G7 Summit: World leaders will bond over a barbecue on a Cornish beach

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A chef running a Cornish beach shack has been chosen to woo world leaders with a traditional British barbecue – without the sausages or the rain – and Joe Biden, Boris Johnson and others will bond around camp fires toasting marshmallows and listening to sea shanties.

Simon Stallard, who runs The Hidden Hut on the Roseland Peninsula with his wife Jemma Glass, will serve G7 dignitaries Curgurrell crab claws, Portscatho mackerel and Newlyn lobster on Saturday night. 

After ‘smokey’ steaks seared on the 50ft grill and an ice cream sundae washed down with Cornish sparkling wine and beers, the most powerful men and women on the planet will huddle around camp fires.

The politicians will be served hot buttered rum and toasted marshmallows on the beach at Carbis Bay near St Ives to help thrash out a plan for a post-pandemic world.

Du Hag Owr, Cornish for ‘black and gold’, will be singing shanties for guests and will end the show with a rousing rendition of Cornish anthem Cornwall My Home. 

And before the meal, today, the world leaders will enjoy that other great British tradition: an audience with the Queen, Prince Charles, the Duchess of Cornwall and the Duke and Duchess of Cambridge, who have all headed down to Cornwall for a reception at the Eden Project.

Joe Biden, Boris Johnson and others will bond around camp fires toasting marshmallows and listening to sea shanties tomorrow night

Simon Stallard, who runs The Hidden Hut on the Roseland Peninsula with his wife Jemma Glass (pictured together), will serve G7 dignitaries Curgurrell crab claws, Portscatho mackerel and Newlyn lobster on Saturday night

Simon Stallard, who runs The Hidden Hut on the Roseland Peninsula with his wife Jemma Glass (pictured together), will serve G7 dignitaries Curgurrell crab claws, Portscatho mackerel and Newlyn lobster on Saturday night

Simon Stallard, who runs The Hidden Hut on the Roseland Peninsula with his wife Jemma Glass (pictured together), will serve G7 dignitaries Curgurrell crab claws, Portscatho mackerel and Newlyn lobster on Saturday night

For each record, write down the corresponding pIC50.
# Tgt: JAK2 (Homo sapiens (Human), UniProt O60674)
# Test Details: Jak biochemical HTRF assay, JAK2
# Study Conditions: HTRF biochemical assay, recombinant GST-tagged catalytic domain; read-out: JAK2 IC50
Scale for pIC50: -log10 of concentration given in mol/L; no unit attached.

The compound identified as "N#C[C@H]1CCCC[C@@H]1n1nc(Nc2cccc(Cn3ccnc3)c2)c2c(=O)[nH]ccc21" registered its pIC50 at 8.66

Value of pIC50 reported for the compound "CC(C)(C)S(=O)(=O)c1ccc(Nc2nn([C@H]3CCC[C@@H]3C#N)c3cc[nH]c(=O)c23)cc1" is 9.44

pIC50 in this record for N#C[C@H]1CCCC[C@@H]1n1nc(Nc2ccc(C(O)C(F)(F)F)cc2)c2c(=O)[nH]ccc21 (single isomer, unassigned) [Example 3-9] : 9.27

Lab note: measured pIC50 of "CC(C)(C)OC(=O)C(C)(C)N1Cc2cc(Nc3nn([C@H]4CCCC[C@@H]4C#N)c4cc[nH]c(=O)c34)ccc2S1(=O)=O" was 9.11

This is the posh BBQ meal being served to the G7's chiefs on Saturday night

This is the posh BBQ meal being served to the G7's chiefs on Saturday night

This is the posh BBQ meal being served to the G7’s chiefs on Saturday night

The Hidden Hut may have a humble name, it is renowned for its food, especially seafood like this lobster

The Hidden Hut may have a humble name, it is renowned for its food, especially seafood like this lobster

The Hidden Hut may have a humble name, it is renowned for its food, especially seafood like this lobster

The Cornish feasts awaiting the G7 leaders tonight and tomorrow 

Leaders will feast on Cornwall’s finest food and soak up some of the county’s culture during the G7 summit.

At a lavish dinner at the Eden Project on Friday night they will be served fish caught off the Cornish coast and cooked by Emily Scott, chef at the Watergate Bay hotel near Newquay.

The menu for Friday night is:

– Starter: spiced melon, gazpacho, coconut, high note herbs.

– Main: Turbot roasted on the bone with Cornish new potatoes and wild garlic pesto with greens from the local Padstow kitchen gardens.

– Cornish cheese course: Gouda, Cornish yarg, helford blue.

– Dessert: English strawberry pavlova.

– Petit fours: clotted cream fudge, mini clotted cream ice cream cone with chocolate earl grey truffles.

Saturday night’s dinner will be a less formal affair, with the leaders tucking into a barbecue on the beach in Carbis Bay cooked by Simon Stallard, from the Hidden Hut in Portscatho.